The Food Almanac: Wednesday, July 24, 2013
Annals Of Gelato
Today is the anniversary of the 1905 opening of Angelo Brocato's ice cream parlor. Brocato began a career of making ice cream in his native Palermo when he was twelve. He immigrated to New Orleans in the early 1900s, and set about realizing a dream: to open his own gelateria as fine as the ones he remembered in Sicily. He did that with a classic parlor on Ursulines Street in the French Quarter in 1905. The original Angelo Brocato's remained there until the 1980s, when it moved to North Carrollton Avenue just off Canal. By that time the business was in the third generation of the Brocato family, and had become the gold standard for its spumone, cannoli, cassata, lemon ice, cookies, and dozens of other confections. They were in the throes of celebrating their one hundredth anniversary when the storm came, flooded their parlor and factory deeply. Brocato's came back, though, picking up right where it left off, to the great delight of ice cream lovers.
Today is National Tequila Day. Tequila is growing in popularity every year, thanks largely to the many new tequilas hitting the market with their many claims to excellence. The best tequila is made by distilling the fermented juice of the blue agave, a desert plant that grows in Mexico and the Southwest United States. (Cheaper tequilas are not always made entirely from agave.) As is true of the better Cognacs, Scotches, and Bourbons, the quality factor in tequila comes from selecting which agave from which locations are used, how carefully the distillation process is, and how long the spirit is aged. As better tequilas come along, aficionados of the stuff grow ever more enthusiastic and particular. And tequila gets ever more expensive. Last night I had dinner in El Gato Negro in the French Market, and found a large cabinet full of hyper-expensive tequilas, most at upwards of $12 a shot. One variety of Patron was going for $45. I honestly think we've been fooled into thinking this is worthwhile.
sotol, n.--Considered the standard alcoholic beverage of the Chihuahuan Desert region of Mexico and Southwestern Texas, sotol is made from the thick central stem of the sotol plant. It's a relative of the blue agave, the plant used to make tequila. Sotol is still made widely in the region, although its commercial distribution is nearly zero. After the long leaves are cut off (the people make baskets out of them), the leaf stubs can be pulled out of the plant to reveal a spoon-like, fleshy swelling which can be eaten like an artichoke. (This feature gives the plant its nickname, the "Desert Spoon.") There's enough starch in there to make it possible to make a sort of beer, which can then be fermented into the alcoholic shots. It's a lot like inexpensive tequila in flavor, if not exactly like that.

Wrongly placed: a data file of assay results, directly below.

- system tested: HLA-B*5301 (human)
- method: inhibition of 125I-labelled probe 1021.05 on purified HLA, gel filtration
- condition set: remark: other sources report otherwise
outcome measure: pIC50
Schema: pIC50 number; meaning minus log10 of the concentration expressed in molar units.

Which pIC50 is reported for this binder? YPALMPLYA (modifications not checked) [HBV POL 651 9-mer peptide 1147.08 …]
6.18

Sotol Vista is a well-named spot in Big Bend National Park in west Texas. The road that leads from the main park highway down to the magnificent Santa Elena Canyon descends a ridge of mountains into the valley of Blue Creek. The creek is dry most of the time, but when it rains in the mountains it can turn into a rushing rapids. All around there are thousands of sotols, distinctive plants with long, thin leaves coming out of a central core. It's striking enough a view that there's a spot to stop and take a long look. And that's all there is to Sotol Vista. The cores of sotols were eaten by the people who lived in the Chihuahua desert for thousands of years. I hear they taste like artichokes, and you eat them the same way, too. If that doesn't appeal, head to the former ghost town of Terlingua, just west of the park, and lunch at either the Chili Pepper Cafe, the Roadrunner Deli, or Kathy's Kosmic Kowgirl Kafe. Terlingua is twenty-six miles from Sotol Vista.